Notable Mugs: Chris Rock

“He has gradually built distance from the awkward, skinny, high-pitched weirdo of yore, settling more comfortably into his biology like a teenager hitting puberty a couple of decades late.”

Rawiya Kameir is a writer, editor, and producer in New York.

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Illustration by Cameron Nicholson

What’s in a face? This week, we invited ten writers to take part in a statuette-free celebration of what draws us to the people we can’t stop watching. Read the whole series here.

Chris Rock used to look like a daggone hillbilly. His words, not mine. Until he replaced his fucked up teeth with a set rumored to have been funded in part by his role in Lethal Weapon 4—which, ironically, counts a scene in a dentist’s office among its most memorable—he walked around with something like a barbed grill in his mouth. “I was on Oprah Winfrey with horrible teeth. You should have pulled me to the side,” he told Winfrey back in 2002. He was joking, kind of, but mostly he wasn’t. The teeth had to go.

When he got them sometime in the late ‘90s, the new teeth, pearly and straight, did that thing good teeth do: they freed the rest of his face to be itself, letting other imperfections try their hand at first-string. Now, you’re more likely to notice other things about Chris Rock: the way his eyes dart around a room looking for approval in the form of laughs; the way he nods his head enthusiastically after every punchline; the way his high, supermodel cheekbones make him look like he’s smiling even when he’s doing precisely the opposite; the way his face manages to squeeze and stretch at the same damn time, pulling inwards and disappearing his eyes behind folds of skin.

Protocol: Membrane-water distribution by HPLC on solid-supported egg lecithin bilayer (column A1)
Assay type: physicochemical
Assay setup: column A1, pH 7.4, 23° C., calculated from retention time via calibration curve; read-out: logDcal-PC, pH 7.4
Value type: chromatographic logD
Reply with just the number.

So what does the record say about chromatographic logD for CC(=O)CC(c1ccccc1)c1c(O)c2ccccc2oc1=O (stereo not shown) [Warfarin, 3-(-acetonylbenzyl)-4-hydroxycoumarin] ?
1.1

Aside from the teeth, though, it’s the same face he’s always had—a lot to say for someone who has done years of aging in public. Over the three decades his career has spanned, as he has moved fluidly from comic to actor to producer, back to comic and actor and then screenwriter and director, little has changed about Chris Rock’s features other than an occasional new configuration of facial hair—never a full beard, but always a mustache—and the waning and waxing ‘fro that rarely extends beyond a couple of centimetres.

In the last handful of years, he has gradually built distance from the awkward, skinny, high-pitched weirdo of yore, settling more comfortably into his biology like a teenager hitting puberty a couple of decades late. A black actor without the facial symmetry and sexual energy of Denzel or the family-friendly charm of Will Smith, he was destined, in Hollywood, anyway, to be a sidekick. But as demographics change and chip away at long-standing industry structures, a confident, broader-chested Chris Rock has shown up ready for more screen time, eager to be taken seriously as an actor and a legitimate love interest. His role opposite Rosario Dawson in last year’s Top Five may have been the first time the idea of a Chris Rock sex scene was believable and even almost pleasant.

At 50, when many of his peers may be starting to age out of certain roles, he is finally becoming the leading man he never was in his youth. The middle-aged weight gain that’s a pest for others has, by something akin to a genetic lottery, worked in his favor; Chris Rock keeps getting more and more handsome. His face is fuller, his eyes sparkle with kindness, his greys carry the wisdom of a life lived. He is living proof that, as he would likely tell you himself, black don’t crack.


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